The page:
Trento, Italy -- A Catholic priest was suspended this week after defending pedophilia during a television interview.
During the interview, the reverend Gino Flaim claimed to "understand pedophilia" and said it's caused by the child's attempt to find affection.
He told Italy's La7 television channel, "I've been to lots of schools, and I know children. Unfortunately, there are children who seek affection because they don't receive it at home and I understand that some priests can give up. Pedophilia is a sin, and like all sins has to be accepted."
When the interviewer asked Flaim, "So, you actually mean that most of the time it's because of the kid's fault?"
Flaim responded by saying, "Yes, most of the time."
After condoning pedophilia and blaming it on the child, this holy man went on to bash homosexuality, calling it a "disease."
According to UPI, Flaim's comments resulted in his immediate suspension from his position at Trento's San Giuseppe and Pio X parish, and came as Pope Francis convened a global synod of 300 bishops on family issues, including the church's attitude toward homosexuality.
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Immediately after Flaim's suspension, the Pope released a statement urging the church to "move forward," noting it is not "a museum to keep or preserve." In other words, "nothing to see here, move along now."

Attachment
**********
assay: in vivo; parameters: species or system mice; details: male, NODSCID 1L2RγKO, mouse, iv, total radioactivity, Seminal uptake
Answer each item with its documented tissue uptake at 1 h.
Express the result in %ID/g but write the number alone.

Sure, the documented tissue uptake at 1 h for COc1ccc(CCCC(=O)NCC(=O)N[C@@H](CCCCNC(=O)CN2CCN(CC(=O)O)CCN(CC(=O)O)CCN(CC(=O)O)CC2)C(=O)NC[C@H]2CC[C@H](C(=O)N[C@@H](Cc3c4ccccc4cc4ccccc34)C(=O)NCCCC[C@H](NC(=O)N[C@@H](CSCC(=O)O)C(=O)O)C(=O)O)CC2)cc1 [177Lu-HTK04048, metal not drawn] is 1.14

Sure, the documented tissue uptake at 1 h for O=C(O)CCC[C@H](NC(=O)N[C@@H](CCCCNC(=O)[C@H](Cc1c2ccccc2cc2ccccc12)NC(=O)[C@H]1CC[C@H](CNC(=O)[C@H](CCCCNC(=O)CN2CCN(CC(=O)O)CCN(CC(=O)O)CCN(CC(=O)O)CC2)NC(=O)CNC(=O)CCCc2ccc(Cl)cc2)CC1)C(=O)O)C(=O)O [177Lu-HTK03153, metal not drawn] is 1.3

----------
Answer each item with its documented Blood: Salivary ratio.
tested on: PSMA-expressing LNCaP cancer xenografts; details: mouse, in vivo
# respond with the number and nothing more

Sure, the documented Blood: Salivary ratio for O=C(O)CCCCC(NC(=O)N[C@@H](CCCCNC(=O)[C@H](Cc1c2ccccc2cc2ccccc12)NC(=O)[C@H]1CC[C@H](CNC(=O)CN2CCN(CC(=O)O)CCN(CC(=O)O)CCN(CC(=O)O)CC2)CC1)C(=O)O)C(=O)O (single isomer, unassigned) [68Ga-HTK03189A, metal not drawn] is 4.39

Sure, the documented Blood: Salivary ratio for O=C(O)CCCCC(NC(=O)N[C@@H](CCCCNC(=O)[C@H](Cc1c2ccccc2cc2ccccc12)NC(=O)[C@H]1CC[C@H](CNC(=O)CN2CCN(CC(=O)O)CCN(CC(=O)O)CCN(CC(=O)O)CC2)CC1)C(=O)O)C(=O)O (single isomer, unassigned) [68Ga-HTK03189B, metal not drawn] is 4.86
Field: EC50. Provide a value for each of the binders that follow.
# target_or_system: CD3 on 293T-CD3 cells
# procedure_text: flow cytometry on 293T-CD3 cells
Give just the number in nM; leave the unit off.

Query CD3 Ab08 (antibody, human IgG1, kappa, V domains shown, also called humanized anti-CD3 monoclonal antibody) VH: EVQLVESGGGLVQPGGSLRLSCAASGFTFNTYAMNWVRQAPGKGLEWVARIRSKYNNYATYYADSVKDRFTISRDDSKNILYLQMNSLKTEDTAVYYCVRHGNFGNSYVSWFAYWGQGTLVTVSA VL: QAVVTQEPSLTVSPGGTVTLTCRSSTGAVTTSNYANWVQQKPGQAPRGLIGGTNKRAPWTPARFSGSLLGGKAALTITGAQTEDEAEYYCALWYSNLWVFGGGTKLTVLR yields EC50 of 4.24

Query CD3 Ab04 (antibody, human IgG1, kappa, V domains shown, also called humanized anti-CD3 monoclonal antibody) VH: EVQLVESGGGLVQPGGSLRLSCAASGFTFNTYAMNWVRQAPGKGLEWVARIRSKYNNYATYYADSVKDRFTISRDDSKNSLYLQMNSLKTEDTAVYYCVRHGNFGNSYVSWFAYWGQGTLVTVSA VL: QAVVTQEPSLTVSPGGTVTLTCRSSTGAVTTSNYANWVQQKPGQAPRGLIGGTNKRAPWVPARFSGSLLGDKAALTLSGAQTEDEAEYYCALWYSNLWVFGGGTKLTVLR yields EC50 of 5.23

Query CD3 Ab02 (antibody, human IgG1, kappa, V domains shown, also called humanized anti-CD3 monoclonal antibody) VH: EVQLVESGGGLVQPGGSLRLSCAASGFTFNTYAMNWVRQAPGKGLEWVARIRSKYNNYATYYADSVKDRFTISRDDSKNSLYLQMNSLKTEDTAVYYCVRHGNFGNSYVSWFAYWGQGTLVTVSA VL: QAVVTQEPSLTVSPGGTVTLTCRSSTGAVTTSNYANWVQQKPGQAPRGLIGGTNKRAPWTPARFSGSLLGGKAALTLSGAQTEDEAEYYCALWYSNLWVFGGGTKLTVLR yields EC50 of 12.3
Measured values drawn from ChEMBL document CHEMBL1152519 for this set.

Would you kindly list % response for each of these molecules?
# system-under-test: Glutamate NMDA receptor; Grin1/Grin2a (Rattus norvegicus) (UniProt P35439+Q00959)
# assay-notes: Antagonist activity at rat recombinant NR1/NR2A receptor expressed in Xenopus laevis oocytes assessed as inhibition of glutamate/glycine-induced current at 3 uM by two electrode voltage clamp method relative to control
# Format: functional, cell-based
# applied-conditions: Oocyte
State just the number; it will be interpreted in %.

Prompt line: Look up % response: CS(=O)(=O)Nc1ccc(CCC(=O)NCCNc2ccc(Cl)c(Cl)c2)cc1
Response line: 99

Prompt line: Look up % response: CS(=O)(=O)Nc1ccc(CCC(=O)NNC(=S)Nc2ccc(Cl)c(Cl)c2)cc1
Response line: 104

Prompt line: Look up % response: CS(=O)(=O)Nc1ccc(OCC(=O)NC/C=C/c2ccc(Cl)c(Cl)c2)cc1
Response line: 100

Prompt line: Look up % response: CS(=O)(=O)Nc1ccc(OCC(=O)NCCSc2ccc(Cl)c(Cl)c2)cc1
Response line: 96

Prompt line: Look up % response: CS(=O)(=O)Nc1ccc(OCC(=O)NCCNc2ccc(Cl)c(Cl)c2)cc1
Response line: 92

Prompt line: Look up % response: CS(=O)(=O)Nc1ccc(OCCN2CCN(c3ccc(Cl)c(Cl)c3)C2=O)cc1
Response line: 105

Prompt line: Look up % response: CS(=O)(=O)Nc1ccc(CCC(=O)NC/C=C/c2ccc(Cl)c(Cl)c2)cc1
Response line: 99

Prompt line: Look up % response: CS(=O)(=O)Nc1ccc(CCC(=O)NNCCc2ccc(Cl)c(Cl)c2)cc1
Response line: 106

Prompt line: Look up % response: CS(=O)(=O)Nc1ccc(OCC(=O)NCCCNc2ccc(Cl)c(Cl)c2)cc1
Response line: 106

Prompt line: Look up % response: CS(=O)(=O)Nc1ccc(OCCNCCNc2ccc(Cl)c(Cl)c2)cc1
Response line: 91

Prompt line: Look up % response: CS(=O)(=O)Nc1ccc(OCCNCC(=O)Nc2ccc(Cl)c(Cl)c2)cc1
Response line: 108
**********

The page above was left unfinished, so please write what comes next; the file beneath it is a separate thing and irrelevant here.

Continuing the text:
Last year, Pope Francais admitted that "about two percent" or 1 in 50 Roman Catholic priests are pedophiles. He then promised solutions to the history of the church essentially condoning the horrid practice. However, it appears that his solution is to sweep it under the rug.
It is no secret that the Vatican has been sweeping the issue of pedophilia under the rug for many years. Just last year, the UN issued a scathing report, blasting the Vatican for protecting pedophiles.
The U.N. committee's main human rights investigator, Sara Oviedo, led the most intense grilling the Holy See has received on the issue, according to a report by The Associated Press.
Given the "zero tolerance" policy of the Vatican, she asked, why were there "efforts to cover up and obscure these types of cases?"
Another committee member, psychologist Maria Rita Parsi, added: "If these events continue to be hidden and covered up, to what extent will children be affected?"